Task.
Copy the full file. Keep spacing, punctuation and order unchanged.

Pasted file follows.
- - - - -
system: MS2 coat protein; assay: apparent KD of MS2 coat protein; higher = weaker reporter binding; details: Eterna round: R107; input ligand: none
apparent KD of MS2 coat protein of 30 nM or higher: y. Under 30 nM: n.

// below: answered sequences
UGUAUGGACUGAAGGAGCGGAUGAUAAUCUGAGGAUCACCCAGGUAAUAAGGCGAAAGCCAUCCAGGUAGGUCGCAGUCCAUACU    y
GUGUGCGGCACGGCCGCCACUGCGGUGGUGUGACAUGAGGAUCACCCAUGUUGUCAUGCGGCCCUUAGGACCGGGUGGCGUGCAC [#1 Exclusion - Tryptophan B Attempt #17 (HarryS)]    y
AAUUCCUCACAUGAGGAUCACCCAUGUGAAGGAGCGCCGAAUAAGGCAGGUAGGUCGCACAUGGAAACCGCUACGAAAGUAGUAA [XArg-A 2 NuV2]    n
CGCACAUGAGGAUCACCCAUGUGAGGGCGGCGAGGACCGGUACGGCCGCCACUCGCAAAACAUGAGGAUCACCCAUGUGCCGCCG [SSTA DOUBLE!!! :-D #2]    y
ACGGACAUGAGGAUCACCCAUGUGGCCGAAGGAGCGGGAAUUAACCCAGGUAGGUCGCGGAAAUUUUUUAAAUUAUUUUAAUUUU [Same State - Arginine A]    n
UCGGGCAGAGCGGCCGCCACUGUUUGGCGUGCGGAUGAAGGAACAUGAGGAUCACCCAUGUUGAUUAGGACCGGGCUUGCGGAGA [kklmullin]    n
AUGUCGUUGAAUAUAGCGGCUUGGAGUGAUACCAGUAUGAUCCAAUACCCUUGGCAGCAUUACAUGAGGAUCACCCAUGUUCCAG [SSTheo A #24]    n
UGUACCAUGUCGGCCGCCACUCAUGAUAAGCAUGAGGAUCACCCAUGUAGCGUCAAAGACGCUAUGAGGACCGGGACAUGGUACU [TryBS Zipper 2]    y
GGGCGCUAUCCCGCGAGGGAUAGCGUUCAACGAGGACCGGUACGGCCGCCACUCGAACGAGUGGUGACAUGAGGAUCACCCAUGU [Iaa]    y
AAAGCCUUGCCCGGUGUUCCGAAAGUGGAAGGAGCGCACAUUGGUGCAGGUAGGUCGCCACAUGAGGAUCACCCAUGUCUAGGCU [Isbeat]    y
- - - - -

system: MS2 coat protein; assay: apparent KD of MS2 coat protein; higher = weaker reporter binding; details: Eterna round: R107; input ligand: none
apparent KD of MS2 coat protein of 30 nM or higher: y. Under 30 nM: n.

// below: answered sequences
UGUAUGGACUGAAGGAGCGGAUGAUAAUCUGAGGAUCACCCAGGUAAUAAGGCGAAAGCCAUCCAGGUAGGUCGCAGUCCAUACU    y
GUGUGCGGCACGGCCGCCACUGCGGUGGUGUGACAUGAGGAUCACCCAUGUUGUCAUGCGGCCCUUAGGACCGGGUGGCGUGCAC [#1 Exclusion - Tryptophan B Attempt #17 (HarryS)]    y
AAUUCCUCACAUGAGGAUCACCCAUGUGAAGGAGCGCCGAAUAAGGCAGGUAGGUCGCACAUGGAAACCGCUACGAAAGUAGUAA [XArg-A 2 NuV2]    n
CGCACAUGAGGAUCACCCAUGUGAGGGCGGCGAGGACCGGUACGGCCGCCACUCGCAAAACAUGAGGAUCACCCAUGUGCCGCCG [SSTA DOUBLE!!! :-D #2]    y
ACGGACAUGAGGAUCACCCAUGUGGCCGAAGGAGCGGGAAUUAACCCAGGUAGGUCGCGGAAAUUUUUUAAAUUAUUUUAAUUUU [Same State - Arginine A]    n
UCGGGCAGAGCGGCCGCCACUGUUUGGCGUGCGGAUGAAGGAACAUGAGGAUCACCCAUGUUGAUUAGGACCGGGCUUGCGGAGA [kklmullin]    n
AUGUCGUUGAAUAUAGCGGCUUGGAGUGAUACCAGUAUGAUCCAAUACCCUUGGCAGCAUUACAUGAGGAUCACCCAUGUUCCAG [SSTheo A #24]    n
UGUACCAUGUCGGCCGCCACUCAUGAUAAGCAUGAGGAUCACCCAUGUAGCGUCAAAGACGCUAUGAGGACCGGGACAUGGUACU [TryBS Zipper 2]    y
GGGCGCUAUCCCGCGAGGGAUAGCGUUCAACGAGGACCGGUACGGCCGCCACUCGAACGAGUGGUGACAUGAGGAUCACCCAUGU [Iaa]    y
AAAGCCUUGCCCGGUGUUCCGAAAGUGGAAGGAGCGCACAUUGGUGCAGGUAGGUCGCCACAUGAGGAUCACCCAUGUCUAGGCU [Isbeat]    y